2018 UW-IT Access Technology Services Annual Report

John Kemp mentors students with disabilities.

The University of Washington’s Accessible Technology Services (ATS), directed by Sheryl Burgstahler, promotes the success of people with disabilities using technology as an empowering tool to increase independence, productivity, and participation in education. ATS supports two centers: The Access Technology Center (ATC) and the Disabilities, Opportunities, Internetworking, and Technology (DO-IT) Center.

Access Technology Center

The ATC serves to ensure that UW students, faculty, and staff with disabilities have access to technology—including computers, software, and videos—that helps them accomplish their work. ATC staff help individuals select and use assistive technology and support a showroom with numerous products.

A student looks into a microscope.

In 2018, ATC staff promoted the development, procurement, and use of accessible technology products by

  • placing assistive technology in computing facilities;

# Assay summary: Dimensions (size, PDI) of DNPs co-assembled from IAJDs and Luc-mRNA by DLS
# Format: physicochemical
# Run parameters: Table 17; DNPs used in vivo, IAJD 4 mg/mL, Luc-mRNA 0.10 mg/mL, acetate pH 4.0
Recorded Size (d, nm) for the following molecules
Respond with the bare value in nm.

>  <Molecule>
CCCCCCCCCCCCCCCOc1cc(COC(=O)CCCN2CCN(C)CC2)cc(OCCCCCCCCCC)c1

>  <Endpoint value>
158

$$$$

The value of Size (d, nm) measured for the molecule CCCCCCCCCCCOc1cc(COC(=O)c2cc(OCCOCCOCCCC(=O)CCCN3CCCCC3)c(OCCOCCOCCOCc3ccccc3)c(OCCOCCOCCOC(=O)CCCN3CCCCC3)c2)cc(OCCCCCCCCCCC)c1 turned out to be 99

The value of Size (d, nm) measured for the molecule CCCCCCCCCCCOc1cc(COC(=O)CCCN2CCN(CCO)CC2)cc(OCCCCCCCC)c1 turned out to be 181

• offering courses, delivering presentations, and conducting ATC tours for UW classes and other groups;
  • working with campus units to prepare material in accessible electronic formats, and design accessible websites;
  • offering a free captioning service for widely available and highly viewed videos; and
  • supporting a central resource to provide guidance at the UW and beyond.
Two students smile for the camera.

ATC staff also worked with vendors at the UW, ensuring that technology and software being purchased and used is accessible. They have worked with WorkDay, Microsoft, Panopto, Zoom, and many others in the past year.

Disabilities, Opportunities, Internetworking, and Technology

The DO-IT Center has continued to secure external funding to address accessibility issues statewide, nationally, and internationally. Working with UW and external partners, DO-IT supports activities that increase the success of people with disabilities in college and careers. It was founded in 1992 with a grant from the National Science Foundation.

A student uses a braille display.

In 2018, hundreds of students attended DO-IT’s college-focused camps at the UW, engaged in mentoring, and secured challenging internships and careers. DO-IT’s longitudinal study continues to document the success of DO-IT’s efforts.

DO-IT worked with organizations in the United States and other countries to adapt evidence-based practices to

  • promote the success of people with disabilities in college studies and careers,
  • advance the development and use of technology for people with disabilities, and
  • promote the universal design of instruction, physical spaces, technology, and services.